It Review #2: Fear Is Unleashed with Pennywise's Triumphant Return

Twenty-seven years have passed since the original It made-for-TV miniseries had its debut. Now, Andy Muschietti (Mama, 2013) successfully paints a new picture of the world of Derry, Maine, with a darker, more sinister brush in the first big-screen adaptation of the 1986 Stephen King novel IT. The Losers Club and and their formidable foe Pennywise are back, bigger and better than ever.

From the moment we first see Pennywise’s eyes pierce the darkness from the bowels of a Derry sewer drain, actor Bill Skarsgard’s masterful portrayal of the dancing clown sets the stage for the terror that lies beneath the surface. While Tim Curry’s lauded outing as Pennywise in the 1990 miniseries was the catalyst for a thousand nightmares, it relied more on camp humor, and an almost toy-like performance, leaving some with the feeling that It wasn’t scary enough. Skarsgard’s Pennywise will undoubtedly keep any naysayers at bay, with a nuanced performance that somehow manages to make even his motionless face appear unnerving. From his frantic cadence to his off-kilter gait, to the drool seeping through his razor-like teeth, Skarsgard is superb in his creation of a new, nightmarish version of this now classic character.

For the uninitiated, The Losers Club is a group of seven friends led by Bill Denbrough (played by Jaeden Lieberher), and cohorts Beverly Marsh (Sophia Lissis), Richie Tozier (Finn Wolfhard, Stranger Things), Stanley Uris (Wyatt Oleff), Mike Hanlon (Chosen Jacobs), Ben Hanscom (Jeremy Ray Taylor), and Eddie Kaspbrak (Jack Dylan Grazer). The kids, each with their own problems in tow, follow Bill’s lead into an underworld below their hometown of Derry, seeking answers, and revenge, after the disappearance of Bill’s younger brother Georgie. Pennywise, who is keen to their fears, skillfully exploits what hurts each of them most.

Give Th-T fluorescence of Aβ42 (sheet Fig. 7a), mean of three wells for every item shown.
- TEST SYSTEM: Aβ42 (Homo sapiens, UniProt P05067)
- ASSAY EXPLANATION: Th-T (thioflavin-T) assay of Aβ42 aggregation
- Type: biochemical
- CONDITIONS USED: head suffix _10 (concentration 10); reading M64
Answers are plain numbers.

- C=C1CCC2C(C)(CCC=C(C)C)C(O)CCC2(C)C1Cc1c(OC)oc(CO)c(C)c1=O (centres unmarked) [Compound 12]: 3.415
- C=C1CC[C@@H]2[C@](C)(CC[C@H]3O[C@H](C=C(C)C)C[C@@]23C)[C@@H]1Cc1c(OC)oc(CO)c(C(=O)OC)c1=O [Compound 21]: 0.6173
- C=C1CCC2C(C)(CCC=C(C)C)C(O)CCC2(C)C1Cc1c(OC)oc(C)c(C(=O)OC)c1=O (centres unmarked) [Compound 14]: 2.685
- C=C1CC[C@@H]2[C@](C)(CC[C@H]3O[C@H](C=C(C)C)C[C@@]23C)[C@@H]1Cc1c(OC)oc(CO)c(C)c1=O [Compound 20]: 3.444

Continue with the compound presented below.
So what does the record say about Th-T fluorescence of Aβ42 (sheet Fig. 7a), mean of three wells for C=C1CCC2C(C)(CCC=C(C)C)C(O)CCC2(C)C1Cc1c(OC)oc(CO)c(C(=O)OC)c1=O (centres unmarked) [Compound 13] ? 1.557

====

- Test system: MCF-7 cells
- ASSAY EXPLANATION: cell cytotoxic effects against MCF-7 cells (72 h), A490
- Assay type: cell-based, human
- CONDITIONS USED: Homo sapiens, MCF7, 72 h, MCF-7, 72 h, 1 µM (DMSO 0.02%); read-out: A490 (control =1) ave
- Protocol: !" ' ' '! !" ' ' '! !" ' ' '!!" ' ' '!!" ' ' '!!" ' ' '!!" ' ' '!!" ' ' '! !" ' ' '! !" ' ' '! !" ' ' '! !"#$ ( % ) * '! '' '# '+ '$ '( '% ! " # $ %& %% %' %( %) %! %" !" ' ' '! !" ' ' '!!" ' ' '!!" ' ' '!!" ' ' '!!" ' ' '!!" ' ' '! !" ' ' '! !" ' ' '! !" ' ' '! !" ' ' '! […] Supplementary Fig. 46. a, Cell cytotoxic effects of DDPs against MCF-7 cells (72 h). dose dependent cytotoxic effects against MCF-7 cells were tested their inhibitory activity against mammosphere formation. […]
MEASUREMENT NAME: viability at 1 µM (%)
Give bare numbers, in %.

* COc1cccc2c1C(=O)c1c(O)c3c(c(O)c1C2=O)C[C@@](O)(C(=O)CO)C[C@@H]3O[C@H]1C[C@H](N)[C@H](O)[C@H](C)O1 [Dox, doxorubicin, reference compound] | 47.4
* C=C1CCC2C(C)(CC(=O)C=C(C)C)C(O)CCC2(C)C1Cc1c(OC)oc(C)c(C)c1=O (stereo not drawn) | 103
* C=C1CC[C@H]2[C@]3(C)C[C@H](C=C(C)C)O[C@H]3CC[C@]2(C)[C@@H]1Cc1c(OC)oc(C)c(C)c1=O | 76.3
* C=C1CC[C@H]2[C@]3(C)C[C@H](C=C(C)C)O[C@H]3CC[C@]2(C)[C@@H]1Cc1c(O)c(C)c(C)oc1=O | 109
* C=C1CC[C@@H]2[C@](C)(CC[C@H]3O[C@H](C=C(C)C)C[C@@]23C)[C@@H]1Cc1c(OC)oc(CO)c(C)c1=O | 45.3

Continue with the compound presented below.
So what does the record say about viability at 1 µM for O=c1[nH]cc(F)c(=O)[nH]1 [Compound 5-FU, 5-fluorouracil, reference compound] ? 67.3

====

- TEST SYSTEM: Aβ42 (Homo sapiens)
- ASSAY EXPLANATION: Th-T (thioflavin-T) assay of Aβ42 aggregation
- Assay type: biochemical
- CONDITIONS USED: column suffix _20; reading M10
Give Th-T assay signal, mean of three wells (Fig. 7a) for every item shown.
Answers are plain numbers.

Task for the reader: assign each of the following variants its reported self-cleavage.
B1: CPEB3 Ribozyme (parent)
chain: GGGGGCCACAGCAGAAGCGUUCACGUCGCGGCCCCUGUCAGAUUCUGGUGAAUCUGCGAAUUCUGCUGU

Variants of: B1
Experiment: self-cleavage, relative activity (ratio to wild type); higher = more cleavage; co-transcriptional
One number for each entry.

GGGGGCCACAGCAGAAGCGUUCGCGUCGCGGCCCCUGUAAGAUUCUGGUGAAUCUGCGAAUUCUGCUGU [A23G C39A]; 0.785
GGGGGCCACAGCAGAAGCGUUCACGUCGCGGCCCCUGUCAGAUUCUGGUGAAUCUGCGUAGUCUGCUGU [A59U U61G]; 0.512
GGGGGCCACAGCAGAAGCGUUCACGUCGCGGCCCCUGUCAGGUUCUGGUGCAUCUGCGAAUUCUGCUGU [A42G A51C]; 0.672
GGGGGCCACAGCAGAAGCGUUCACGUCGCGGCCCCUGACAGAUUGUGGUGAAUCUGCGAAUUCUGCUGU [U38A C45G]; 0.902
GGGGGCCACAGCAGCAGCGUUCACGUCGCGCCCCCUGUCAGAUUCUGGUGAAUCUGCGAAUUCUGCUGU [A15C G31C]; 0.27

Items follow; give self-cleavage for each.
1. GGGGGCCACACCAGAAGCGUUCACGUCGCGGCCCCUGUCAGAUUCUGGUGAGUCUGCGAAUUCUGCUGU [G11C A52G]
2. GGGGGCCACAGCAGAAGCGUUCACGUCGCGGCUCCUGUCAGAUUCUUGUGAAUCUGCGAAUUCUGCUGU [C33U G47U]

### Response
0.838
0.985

Coming from Warner Bros., Director Andy Muschietti lays out his vision of Derry, The Losers Club, and Pennywise sans the flashbacks of the 1990 version. He instead relies on a linear storyline that allows the audience to form a stronger bond with the characters at their young age, bringing more clearly into view their strengths and weaknesses. Whether it be the feeling of isolation, an abusive or overbearing parent, or being an outsider, Pennywise finds the target on each kid, and aims for the bulls-eye. Visually, Muschietti keeps a steady pace, choosing to make it count when Pennywise strikes, putting more horror on display than the original did (or could). The Losers Club balances out the fear with a combination of wit, vulgarity, and sarcasm, but not so much as to affect the overal dark and dreadful tone of the story unfolding before us.

Most people would probably automatically expect this retelling of the Stephen King novel to be superior in some ways, with technological advances in film making and a $35 million dollar budget, all but guaranteeing a better “looking” film than that of the 1990 made-for-TV movie. As I usually feel with most remakes, my nostalgia for the original often causes me to stubbornly dislike and discard anything new, but in this case it’s not hard to admit: This is the version of It I’ve been waiting for. Sometimes bigger is better.

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